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向海外传教,有必要吗? 赛珍珠(刘欣华译)

文字:[大][中][小] 手机页面二维码 2017/12/3     浏览次数:    

“Is There a Case for Foreign Missions?”

Pearl Buck received the Nobel Prize for literature in 1938.
“Is There A Case for Foreign Missions?”  That was the title of a speech delivered by the writer, Pearl Buck, for a packed gathering organized by the Presbyterian Church in November 1932.  Buck, in summarizing four decades of experience as a missionary kid, wife and teacher in China, was grappling with the deeply problematic inheritance she had received- namely, the notion that Christian missionaries were righteous purveyors of civilization, charged with enlightening a backwards Chinese people.
Pearl bore witness to what she had seen: “I have seen the missionary narrow, uncharitable, unappreciative, ignorant.  I have seen missionaries…so lacking in sympathy for the people they were supposed to be saving, so scornful of any civilization but their own, so harsh in their judgments upon one another, so coarse and insensitive among a sensitive and cultivated people, that my heart has fairly bled with shame.  I can never have done with my apologies to the Chinese people that in the name of a gentle Christ we have sent such people to them.”
Years earlier, when Pearl had been asked to give a talk to missionary trainees in Nanjing, China, she had given advice that remains deeply relevant for the missional church in our time: “‘Don’t mistake a psychological complex for religious emotion or divine leadership…Don’t mistake a wish of your own for the will of God, nor hurt vanity…for a call of duty to persist in your own way."”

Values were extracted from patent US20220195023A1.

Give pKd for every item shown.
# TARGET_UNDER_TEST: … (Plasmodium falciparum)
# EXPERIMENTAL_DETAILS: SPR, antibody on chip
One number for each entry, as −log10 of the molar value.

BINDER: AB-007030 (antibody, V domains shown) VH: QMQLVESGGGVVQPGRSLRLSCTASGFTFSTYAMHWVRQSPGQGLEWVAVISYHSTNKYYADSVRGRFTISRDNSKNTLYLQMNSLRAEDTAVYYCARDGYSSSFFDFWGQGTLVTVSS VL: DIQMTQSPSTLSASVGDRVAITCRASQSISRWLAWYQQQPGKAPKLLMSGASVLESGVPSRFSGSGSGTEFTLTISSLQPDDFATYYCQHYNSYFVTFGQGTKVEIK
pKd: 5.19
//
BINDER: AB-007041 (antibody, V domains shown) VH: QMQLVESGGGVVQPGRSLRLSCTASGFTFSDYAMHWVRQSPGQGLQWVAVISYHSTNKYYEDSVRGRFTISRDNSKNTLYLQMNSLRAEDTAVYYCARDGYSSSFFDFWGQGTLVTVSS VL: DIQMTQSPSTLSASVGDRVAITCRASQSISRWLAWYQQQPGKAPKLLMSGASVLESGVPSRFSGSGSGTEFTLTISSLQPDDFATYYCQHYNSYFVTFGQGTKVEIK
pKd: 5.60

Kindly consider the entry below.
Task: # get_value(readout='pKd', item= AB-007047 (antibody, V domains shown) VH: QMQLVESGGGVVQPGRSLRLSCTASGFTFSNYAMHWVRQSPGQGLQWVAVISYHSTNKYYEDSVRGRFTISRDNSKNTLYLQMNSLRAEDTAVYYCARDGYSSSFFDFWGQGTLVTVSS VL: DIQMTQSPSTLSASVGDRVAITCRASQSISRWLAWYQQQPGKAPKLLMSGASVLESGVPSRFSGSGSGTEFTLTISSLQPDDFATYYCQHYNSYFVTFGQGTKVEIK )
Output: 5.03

Instead, Pearl advised her students, in the words of biographer Hilary Spurling, “to cultivate a sense of humor and proportion; to recognize the notion of a single, fixed, unalterable truth as superstitious absurdity; and never to be deluded into operating on anything less than an absolute equality: ‘We simply cannot express the Gospel with any force if we have hidden within us a sense of racial superiority…We are no better than anyone else, any of us."”
We are no better than anyone else, any of us.
Pearl’s cautionary words here are a helpful antidote to the most subtle displays of religious chauvinism, whatever the “mission field” (be it a faraway land or right here at home). The whole “proud-to-be-a-Christian” mantra that can accompany more aggressive displays of evangelicalism in my own country is deeply suspicious.  One need not be ashamed of one’s faith in order to recognize the slippery slope here.
In an article four years later, titled “Is There a Place for the Foreign Missionary?,” Pearl concluded that missionaries’ often summary dismissal of Chinese philosophy and culture made their position “untenable” (Spurling’s term): “More insidious in its pessimism is…the question of whether anyone has the right to impress upon another the forms of his own civilization, whether these forms are religious or not.”
Wise and prescient words from someone qualified to deliver them.



    赛珍珠总结了作为传教士的孩子,传教士的妻子和在中国四十年生活的经验以及在中国当老师的经历,她说:我正在努力解决他们(传教士)所受到的关于中国深重的文化遗产问题的困扰:即基督教传教士是文明的正义传播者,负责启迪一个落后的中国民族吗? “
相反,赛珍珠以传记作家希拉里·斯普林(Hilary Spurling)的话来建议她的学生:“培养幽默感和比例感;承认单一的,固定的,不可改变的宗教说教是迷信的荒谬的概念;永远不要被欺骗,只能用绝对的平等来界定:“如果我们隐藏在我们内部的种族优越感之中,我们根本无法用任何力量来表达福音......我们任何人都不比别人好。 ”
    无论是“宣教使命领域”(无论是遥远的国土,还是家中的任何地方),赛珍珠在这里的警示词都是对宗教沙文主义最微妙表现的一种有益的解药。整个“骄傲的基督教”的口头禅,可以伴随我国更多的福音派展开的福音传播,是非常可疑的。为了认识这里的滑坡,人们不必为自己的信仰感到羞耻。在四年后的一篇名为“外国传教士有一席之地”的文章中,塞珍珠认为,传教士经常对中国哲学和文化的总结和解释,使他们的立场“站不住脚”(斯皮林的名词):“悲观主义者更为阴险,是否有人有权把自己的文明形式强加在其他民族的身上? 无论这些形式是否是宗教的。这是来自对于中国文化有资格的人的明智和先知的话。